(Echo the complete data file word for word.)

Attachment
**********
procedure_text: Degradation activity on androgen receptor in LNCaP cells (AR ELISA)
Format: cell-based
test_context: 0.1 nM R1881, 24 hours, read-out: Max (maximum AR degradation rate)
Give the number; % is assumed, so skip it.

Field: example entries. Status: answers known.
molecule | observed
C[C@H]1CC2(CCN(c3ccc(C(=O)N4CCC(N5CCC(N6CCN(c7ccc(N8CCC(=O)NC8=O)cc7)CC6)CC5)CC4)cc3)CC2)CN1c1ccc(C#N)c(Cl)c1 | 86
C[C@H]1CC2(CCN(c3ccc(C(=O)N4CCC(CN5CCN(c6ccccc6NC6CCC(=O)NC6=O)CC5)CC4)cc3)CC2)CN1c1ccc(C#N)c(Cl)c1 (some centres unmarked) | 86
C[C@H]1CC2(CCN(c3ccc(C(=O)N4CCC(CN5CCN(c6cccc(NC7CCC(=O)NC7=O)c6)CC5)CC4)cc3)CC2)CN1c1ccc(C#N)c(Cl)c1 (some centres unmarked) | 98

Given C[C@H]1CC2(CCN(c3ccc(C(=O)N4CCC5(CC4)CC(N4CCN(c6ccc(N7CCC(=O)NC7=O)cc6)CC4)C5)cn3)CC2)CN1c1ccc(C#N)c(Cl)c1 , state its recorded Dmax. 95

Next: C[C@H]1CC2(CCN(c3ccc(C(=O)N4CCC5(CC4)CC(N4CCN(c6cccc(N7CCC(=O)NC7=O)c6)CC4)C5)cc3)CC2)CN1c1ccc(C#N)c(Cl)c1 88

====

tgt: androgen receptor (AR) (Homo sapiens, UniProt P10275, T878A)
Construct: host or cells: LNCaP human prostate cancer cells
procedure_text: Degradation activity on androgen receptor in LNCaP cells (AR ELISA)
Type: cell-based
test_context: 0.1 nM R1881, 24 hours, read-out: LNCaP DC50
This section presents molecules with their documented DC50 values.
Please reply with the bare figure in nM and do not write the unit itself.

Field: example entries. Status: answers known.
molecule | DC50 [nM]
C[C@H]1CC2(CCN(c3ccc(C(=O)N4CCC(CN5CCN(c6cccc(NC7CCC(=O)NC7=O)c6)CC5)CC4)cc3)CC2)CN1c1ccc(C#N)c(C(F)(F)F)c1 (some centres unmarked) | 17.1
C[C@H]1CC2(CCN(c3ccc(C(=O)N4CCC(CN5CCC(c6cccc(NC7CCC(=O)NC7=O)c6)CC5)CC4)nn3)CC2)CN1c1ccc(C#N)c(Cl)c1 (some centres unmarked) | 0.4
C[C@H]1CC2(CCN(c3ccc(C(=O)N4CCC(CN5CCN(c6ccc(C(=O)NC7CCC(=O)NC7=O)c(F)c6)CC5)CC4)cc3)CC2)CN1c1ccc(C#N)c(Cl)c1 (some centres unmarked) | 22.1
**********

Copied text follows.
procedure_text: Degradation activity on androgen receptor in LNCaP cells (AR ELISA)
Format: cell-based
test_context: 0.1 nM R1881, 24 hours, read-out: Max (maximum AR degradation rate)
Give the number; % is assumed, so skip it.

Field: example entries. Status: answers known.
molecule | observed
C[C@H]1CC2(CCN(c3ccc(C(=O)N4CCC(N5CCC(N6CCN(c7ccc(N8CCC(=O)NC8=O)cc7)CC6)CC5)CC4)cc3)CC2)CN1c1ccc(C#N)c(Cl)c1 | 86
C[C@H]1CC2(CCN(c3ccc(C(=O)N4CCC(CN5CCN(c6ccccc6NC6CCC(=O)NC6=O)CC5)CC4)cc3)CC2)CN1c1ccc(C#N)c(Cl)c1 (some centres unmarked) | 86
C[C@H]1CC2(CCN(c3ccc(C(=O)N4CCC(CN5CCN(c6cccc(NC7CCC(=O)NC7=O)c6)CC5)CC4)cc3)CC2)CN1c1ccc(C#N)c(Cl)c1 (some centres unmarked) | 98

Given C[C@H]1CC2(CCN(c3ccc(C(=O)N4CCC5(CC4)CC(N4CCN(c6ccc(N7CCC(=O)NC7=O)cc6)CC4)C5)cn3)CC2)CN1c1ccc(C#N)c(Cl)c1 , state its recorded Dmax. 95

Next: C[C@H]1CC2(CCN(c3ccc(C(=O)N4CCC5(CC4)CC(N4CCN(c6cccc(N7CCC(=O)NC7=O)c6)CC4)C5)cc3)CC2)CN1c1ccc(C#N)c(Cl)c1 88

====

tgt: androgen receptor (AR) (Homo sapiens, UniProt P10275, T878A)
Construct: host or cells: LNCaP human prostate cancer cells
procedure_text: Degradation activity on androgen receptor in LNCaP cells (AR ELISA)
Type: cell-based
test_context: 0.1 nM R1881, 24 hours, read-out: LNCaP DC50
This section presents molecules with their documented DC50 values.
Please reply with the bare figure in nM and do not write the unit itself.

Field: example entries. Status: answers known.
molecule | DC50 [nM]
C[C@H]1CC2(CCN(c3ccc(C(=O)N4CCC(CN5CCN(c6cccc(NC7CCC(=O)NC7=O)c6)CC5)CC4)cc3)CC2)CN1c1ccc(C#N)c(C(F)(F)F)c1 (some centres unmarked) | 17.1
C[C@H]1CC2(CCN(c3ccc(C(=O)N4CCC(CN5CCC(c6cccc(NC7CCC(=O)NC7=O)c6)CC5)CC4)nn3)CC2)CN1c1ccc(C#N)c(Cl)c1 (some centres unmarked) | 0.4
C[C@H]1CC2(CCN(c3ccc(C(=O)N4CCC(CN5CCN(c6ccc(C(=O)NC7CCC(=O)NC7=O)c(F)c6)CC5)CC4)cc3)CC2)CN1c1ccc(C#N)c(Cl)c1 (some centres unmarked) | 22.1